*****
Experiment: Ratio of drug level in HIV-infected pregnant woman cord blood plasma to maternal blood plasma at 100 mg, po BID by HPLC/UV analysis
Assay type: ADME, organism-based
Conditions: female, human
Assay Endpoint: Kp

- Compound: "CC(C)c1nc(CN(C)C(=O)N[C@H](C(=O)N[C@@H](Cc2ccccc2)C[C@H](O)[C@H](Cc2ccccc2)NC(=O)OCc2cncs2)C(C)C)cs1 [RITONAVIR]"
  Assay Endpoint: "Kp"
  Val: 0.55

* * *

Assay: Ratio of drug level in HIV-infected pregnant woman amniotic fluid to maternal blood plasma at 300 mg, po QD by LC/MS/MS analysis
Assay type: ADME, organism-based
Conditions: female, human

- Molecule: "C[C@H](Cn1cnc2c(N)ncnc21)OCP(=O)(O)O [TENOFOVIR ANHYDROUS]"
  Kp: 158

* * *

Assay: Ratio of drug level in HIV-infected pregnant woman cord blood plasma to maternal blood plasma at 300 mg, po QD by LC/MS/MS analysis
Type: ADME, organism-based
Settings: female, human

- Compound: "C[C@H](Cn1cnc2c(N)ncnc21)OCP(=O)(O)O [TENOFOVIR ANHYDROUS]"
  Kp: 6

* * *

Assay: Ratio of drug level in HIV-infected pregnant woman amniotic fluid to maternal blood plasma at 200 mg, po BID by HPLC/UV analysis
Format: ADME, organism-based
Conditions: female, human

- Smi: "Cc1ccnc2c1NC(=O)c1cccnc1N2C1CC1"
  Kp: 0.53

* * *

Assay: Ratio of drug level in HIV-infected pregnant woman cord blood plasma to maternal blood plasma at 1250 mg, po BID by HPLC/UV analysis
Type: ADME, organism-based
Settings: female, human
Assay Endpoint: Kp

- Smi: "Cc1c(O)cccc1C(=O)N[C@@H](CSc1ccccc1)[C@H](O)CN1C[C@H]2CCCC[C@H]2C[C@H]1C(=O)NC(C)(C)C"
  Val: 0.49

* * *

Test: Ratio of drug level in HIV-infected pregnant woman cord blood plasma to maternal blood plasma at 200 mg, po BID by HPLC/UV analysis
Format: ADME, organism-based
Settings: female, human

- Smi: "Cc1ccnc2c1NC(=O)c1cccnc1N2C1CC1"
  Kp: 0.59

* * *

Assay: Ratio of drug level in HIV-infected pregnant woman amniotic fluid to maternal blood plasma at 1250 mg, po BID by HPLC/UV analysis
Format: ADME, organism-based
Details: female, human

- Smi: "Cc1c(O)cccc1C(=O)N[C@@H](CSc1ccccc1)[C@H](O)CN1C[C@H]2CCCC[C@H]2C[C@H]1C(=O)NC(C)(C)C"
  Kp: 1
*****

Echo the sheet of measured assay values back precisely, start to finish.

Experiment: Ratio of drug level in HIV-infected pregnant woman cord blood plasma to maternal blood plasma at 100 mg, po BID by HPLC/UV analysis
Assay type: ADME, organism-based
Conditions: female, human
Assay Endpoint: Kp

- Compound: "CC(C)c1nc(CN(C)C(=O)N[C@H](C(=O)N[C@@H](Cc2ccccc2)C[C@H](O)[C@H](Cc2ccccc2)NC(=O)OCc2cncs2)C(C)C)cs1 [RITONAVIR]"
  Assay Endpoint: "Kp"
  Val: 0.55

* * *

Assay: Ratio of drug level in HIV-infected pregnant woman amniotic fluid to maternal blood plasma at 300 mg, po QD by LC/MS/MS analysis
Assay type: ADME, organism-based
Conditions: female, human

- Molecule: "C[C@H](Cn1cnc2c(N)ncnc21)OCP(=O)(O)O [TENOFOVIR ANHYDROUS]"
  Kp: 158

* * *

Assay: Ratio of drug level in HIV-infected pregnant woman cord blood plasma to maternal blood plasma at 300 mg, po QD by LC/MS/MS analysis
Type: ADME, organism-based
Settings: female, human

- Compound: "C[C@H](Cn1cnc2c(N)ncnc21)OCP(=O)(O)O [TENOFOVIR ANHYDROUS]"
  Kp: 6

* * *

Assay: Ratio of drug level in HIV-infected pregnant woman amniotic fluid to maternal blood plasma at 200 mg, po BID by HPLC/UV analysis
Format: ADME, organism-based
Conditions: female, human

- Smi: "Cc1ccnc2c1NC(=O)c1cccnc1N2C1CC1"
  Kp: 0.53

* * *

Assay: Ratio of drug level in HIV-infected pregnant woman cord blood plasma to maternal blood plasma at 1250 mg, po BID by HPLC/UV analysis
Type: ADME, organism-based
Settings: female, human
Assay Endpoint: Kp

- Smi: "Cc1c(O)cccc1C(=O)N[C@@H](CSc1ccccc1)[C@H](O)CN1C[C@H]2CCCC[C@H]2C[C@H]1C(=O)NC(C)(C)C"
  Val: 0.49

* * *

Test: Ratio of drug level in HIV-infected pregnant woman cord blood plasma to maternal blood plasma at 200 mg, po BID by HPLC/UV analysis
Format: ADME, organism-based
Settings: female, human

- Smi: "Cc1ccnc2c1NC(=O)c1cccnc1N2C1CC1"
  Kp: 0.59

* * *

Assay: Ratio of drug level in HIV-infected pregnant woman amniotic fluid to maternal blood plasma at 1250 mg, po BID by HPLC/UV analysis
Format: ADME, organism-based
Details: female, human

- Smi: "Cc1c(O)cccc1C(=O)N[C@@H](CSc1ccccc1)[C@H](O)CN1C[C@H]2CCCC[C@H]2C[C@H]1C(=O)NC(C)(C)C"
  Kp: 1